BenQ UK has announced three new 4K projectors with strong brightness specifications for a variety of environments, from pitch-black home theaters to bright living rooms. As a bonus, the new model supports HDR10+ high dynamic range formats. This is a rare feature in projectors.
The best 4K projectors deliver cinema-sized images from a high shelf or ceiling mount in the back of the room, or a coffee table in front of the sofa. BenQ’s new models are designed to accommodate both setups, but there are differences that make each model better suited for specific applications.
With 3,200 ANSI lumens brightness and HDR-PRO technology, BenQ’s new
W4000i (£2,999 / about $3,750 / AU$5,600) is positioned for dark home cinema rooms where the main goal is to get strong contrast from movies in HDR. HDR-PRO supports HDR10+, HDR10 and HLG high dynamic range formats and features a local contrast enhancement algorithm that divides the image into over 1000 zones, each of which can individually optimize gamma. The W4000i uses 4 LED light engines and BenQ specs cover 100% DCI-P3 color space.
W2710i (£1,699.00 / approx. $2,120 / AU$3,175) is an affordable projector that is also designed for viewing in dark rooms. It has the same HDR-PRO features to enhance. According to BenQ’s specifications, DCI-P3 has a color space coverage of 95%.
Designed for viewing in a bright room,
TK860i (£1,699.00 / about $2,120 / AU$3,175) offers 3,300 ANSI lumens of light output along with HDR-PRO. seems like an option. It also features a built-in 20W treVolo speaker system, which provides much better sound quality than regular projectors. delivery. Opinion: HDR10+ is a plus for projectors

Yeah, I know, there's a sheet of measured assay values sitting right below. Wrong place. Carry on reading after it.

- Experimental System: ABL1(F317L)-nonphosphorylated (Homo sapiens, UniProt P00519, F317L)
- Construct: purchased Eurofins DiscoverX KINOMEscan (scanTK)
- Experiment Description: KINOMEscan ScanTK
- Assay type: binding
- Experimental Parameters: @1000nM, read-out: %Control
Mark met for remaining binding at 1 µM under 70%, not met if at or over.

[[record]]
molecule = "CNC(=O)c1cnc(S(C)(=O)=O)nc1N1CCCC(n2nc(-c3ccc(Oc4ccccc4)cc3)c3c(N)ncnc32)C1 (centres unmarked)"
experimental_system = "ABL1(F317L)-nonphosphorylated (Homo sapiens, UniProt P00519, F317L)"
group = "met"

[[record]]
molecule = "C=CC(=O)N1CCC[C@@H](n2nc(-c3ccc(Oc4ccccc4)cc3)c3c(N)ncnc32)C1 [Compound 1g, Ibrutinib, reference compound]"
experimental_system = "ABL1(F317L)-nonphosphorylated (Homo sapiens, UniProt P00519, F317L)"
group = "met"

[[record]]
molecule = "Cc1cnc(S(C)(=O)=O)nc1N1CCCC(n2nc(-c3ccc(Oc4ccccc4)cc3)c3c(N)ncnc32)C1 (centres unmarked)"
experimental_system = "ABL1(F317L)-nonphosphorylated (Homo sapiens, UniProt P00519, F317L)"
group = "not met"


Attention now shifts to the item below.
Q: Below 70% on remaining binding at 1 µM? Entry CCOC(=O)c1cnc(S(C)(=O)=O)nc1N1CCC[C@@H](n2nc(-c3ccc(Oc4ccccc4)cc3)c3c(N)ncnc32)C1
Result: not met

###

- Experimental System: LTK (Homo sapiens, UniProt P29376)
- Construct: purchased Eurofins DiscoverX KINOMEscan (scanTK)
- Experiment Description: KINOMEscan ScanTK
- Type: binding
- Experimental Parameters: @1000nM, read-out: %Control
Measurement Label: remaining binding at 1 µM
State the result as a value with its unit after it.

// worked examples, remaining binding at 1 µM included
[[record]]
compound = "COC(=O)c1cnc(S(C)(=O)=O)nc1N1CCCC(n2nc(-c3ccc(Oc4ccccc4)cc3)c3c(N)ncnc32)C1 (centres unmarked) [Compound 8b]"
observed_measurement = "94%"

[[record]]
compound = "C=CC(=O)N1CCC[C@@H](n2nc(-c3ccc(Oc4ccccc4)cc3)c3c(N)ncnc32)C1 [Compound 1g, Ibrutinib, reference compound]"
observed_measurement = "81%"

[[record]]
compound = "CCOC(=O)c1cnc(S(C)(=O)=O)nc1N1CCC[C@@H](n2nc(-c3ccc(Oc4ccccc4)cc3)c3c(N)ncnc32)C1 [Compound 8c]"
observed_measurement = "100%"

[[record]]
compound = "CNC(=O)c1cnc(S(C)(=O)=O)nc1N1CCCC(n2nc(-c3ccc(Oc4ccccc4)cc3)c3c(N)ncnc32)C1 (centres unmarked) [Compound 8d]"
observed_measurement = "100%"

I have yet to see Dolby Vision HDR on projectors other than Formovie and Hisense ultra short throw models, but some long throw models like the JVC DLA-NZ8 support HDR10+. This Dolby Vision competitor isn’t commonly used in film or TV, but some of his 4K Blu-ray discs and a few of the best streaming services (especially Amazon Prime Video, Hulu, Paramount Plus) You can find it by the title.
The reason dynamic HDR formats like HDR10+ benefit projectors is that they typically have limited peak light output compared to the best 4K TVs. And while the brightness specs on BenQ’s new model are impressive, they lack the same level of visual punch as watching shows on one of his top-tier mini LED TVs or the latest flagship OLED TV. There is a possibility that HDR.
With features like local dimming, BenQ’s HDR-PRO feature seems designed to take full advantage of all kinds of HDR-enhanced content, not just HDR10+. Another feature of the W4000i is a built-in Android TV with apps for streaming such as Netflix, Hulu, Amazon Prime Video and Disney Plus. It’s unclear from BenQ’s announcement whether streaming on his two other models is built-in or via an external dongle, but both seem to have his Android TV option.
We have yet to receive a press release for a similar model in the US, but it looks like BenQ’s top two new projectors match up with the HT4550i and HT3560 listed on the US website, which also lists the TK860i. Pricing and availability in the US have yet to be announced, but information is expected to become available soon.